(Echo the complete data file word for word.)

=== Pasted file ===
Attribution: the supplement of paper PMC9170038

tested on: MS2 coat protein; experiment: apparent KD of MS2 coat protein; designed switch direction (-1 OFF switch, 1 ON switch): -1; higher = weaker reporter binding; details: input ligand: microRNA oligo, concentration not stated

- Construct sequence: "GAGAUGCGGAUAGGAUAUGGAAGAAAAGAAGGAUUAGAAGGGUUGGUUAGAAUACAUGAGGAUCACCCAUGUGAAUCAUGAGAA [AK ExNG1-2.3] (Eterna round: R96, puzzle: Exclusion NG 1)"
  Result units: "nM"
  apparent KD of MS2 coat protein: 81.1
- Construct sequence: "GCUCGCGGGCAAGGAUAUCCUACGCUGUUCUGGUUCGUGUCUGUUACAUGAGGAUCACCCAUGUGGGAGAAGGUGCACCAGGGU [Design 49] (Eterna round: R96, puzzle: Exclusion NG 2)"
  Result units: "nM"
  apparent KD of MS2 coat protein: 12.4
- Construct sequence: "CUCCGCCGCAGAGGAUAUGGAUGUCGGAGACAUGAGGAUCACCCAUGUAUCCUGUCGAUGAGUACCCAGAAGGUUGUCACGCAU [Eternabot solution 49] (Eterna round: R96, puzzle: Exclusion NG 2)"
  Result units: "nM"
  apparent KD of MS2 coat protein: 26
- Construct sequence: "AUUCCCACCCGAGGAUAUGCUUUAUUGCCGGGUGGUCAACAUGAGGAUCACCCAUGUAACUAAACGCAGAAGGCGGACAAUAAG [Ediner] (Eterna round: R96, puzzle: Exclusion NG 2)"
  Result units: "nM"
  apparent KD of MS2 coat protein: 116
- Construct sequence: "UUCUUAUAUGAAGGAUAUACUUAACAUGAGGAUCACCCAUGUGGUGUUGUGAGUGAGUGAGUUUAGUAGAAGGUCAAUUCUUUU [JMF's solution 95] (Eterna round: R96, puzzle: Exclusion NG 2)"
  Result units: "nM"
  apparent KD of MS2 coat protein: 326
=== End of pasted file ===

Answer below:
Attribution: the supplement of paper PMC9170038

tested on: MS2 coat protein; experiment: apparent KD of MS2 coat protein; designed switch direction (-1 OFF switch, 1 ON switch): -1; higher = weaker reporter binding; details: input ligand: microRNA oligo, concentration not stated

- Construct sequence: "GAGAUGCGGAUAGGAUAUGGAAGAAAAGAAGGAUUAGAAGGGUUGGUUAGAAUACAUGAGGAUCACCCAUGUGAAUCAUGAGAA [AK ExNG1-2.3] (Eterna round: R96, puzzle: Exclusion NG 1)"
  Result units: "nM"
  apparent KD of MS2 coat protein: 81.1
- Construct sequence: "GCUCGCGGGCAAGGAUAUCCUACGCUGUUCUGGUUCGUGUCUGUUACAUGAGGAUCACCCAUGUGGGAGAAGGUGCACCAGGGU [Design 49] (Eterna round: R96, puzzle: Exclusion NG 2)"
  Result units: "nM"
  apparent KD of MS2 coat protein: 12.4
- Construct sequence: "CUCCGCCGCAGAGGAUAUGGAUGUCGGAGACAUGAGGAUCACCCAUGUAUCCUGUCGAUGAGUACCCAGAAGGUUGUCACGCAU [Eternabot solution 49] (Eterna round: R96, puzzle: Exclusion NG 2)"
  Result units: "nM"
  apparent KD of MS2 coat protein: 26
- Construct sequence: "AUUCCCACCCGAGGAUAUGCUUUAUUGCCGGGUGGUCAACAUGAGGAUCACCCAUGUAACUAAACGCAGAAGGCGGACAAUAAG [Ediner] (Eterna round: R96, puzzle: Exclusion NG 2)"
  Result units: "nM"
  apparent KD of MS2 coat protein: 116
- Construct sequence: "UUCUUAUAUGAAGGAUAUACUUAACAUGAGGAUCACCCAUGUGGUGUUGUGAGUGAGUGAGUUUAGUAGAAGGUCAAUUCUUUU [JMF's solution 95] (Eterna round: R96, puzzle: Exclusion NG 2)"
  Result units: "nM"
  apparent KD of MS2 coat protein: 326